Transition Assessment Defined
- The Division on Career Development and Transition of the Council for Exceptional Children defines transition assessment as an “…ongoing process of collecting data on the individual’s needs, preferences, and interests as they relate to the demand of current and future working, educational, living, and personal and social environments. Assessment data serve as the common thread in the transition process and form the basis for defining goals and services to be included in the Individualized Education Program (IEP)” (Sitlington, Neubert, & LeConte, 1997; p. 70-71).
- Federal law requires “appropriate measurable postsecondary goals based upon age appropriate transition assessments related to training, education, employment, and, where appropriate, independent living skills” (§300.320[b]).
Transition assessment should drive the IEP process.
Transition assessment information is a component of the Present Levels of Academic Achievement and Functional Performance (PLAAFP) and is critical in guiding the development of the transition IEP.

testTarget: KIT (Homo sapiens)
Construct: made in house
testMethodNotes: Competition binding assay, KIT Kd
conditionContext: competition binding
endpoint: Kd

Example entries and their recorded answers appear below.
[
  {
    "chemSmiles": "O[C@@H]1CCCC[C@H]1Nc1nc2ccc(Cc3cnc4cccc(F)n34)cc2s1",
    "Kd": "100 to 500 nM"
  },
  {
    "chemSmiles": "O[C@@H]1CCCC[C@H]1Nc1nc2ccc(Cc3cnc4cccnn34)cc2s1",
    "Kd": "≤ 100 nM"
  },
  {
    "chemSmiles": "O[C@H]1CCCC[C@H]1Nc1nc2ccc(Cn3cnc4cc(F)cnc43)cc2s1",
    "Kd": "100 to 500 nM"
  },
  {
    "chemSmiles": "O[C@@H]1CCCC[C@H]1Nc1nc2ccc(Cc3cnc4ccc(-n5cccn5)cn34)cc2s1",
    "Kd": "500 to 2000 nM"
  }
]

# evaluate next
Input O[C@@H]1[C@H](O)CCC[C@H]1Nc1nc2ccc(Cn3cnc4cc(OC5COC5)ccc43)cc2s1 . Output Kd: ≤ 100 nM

As with any assessment, transition assessment should always be documented in the IEP to include:
- The name of the assessment
- Date the assessment was administered/reviewed/interpreted
- Who administered/reviewed/interpreted the assessment
- A summary of the results of the assessment to include how current skills may impact attainment of postsecondary goals (PSGs).
To guide the transition process, school personnel should use the results of a variety of assessment information to determine a student's strengths, needs, preferences, and interests. The IEP team (including the student) should also use this assessment information to identify appropriate PSGs and create a comprehensive, realistic transition plan that includes transition services, courses of study, and measurable annual goals that are developed and linked to move a student toward attainment of the PSGs.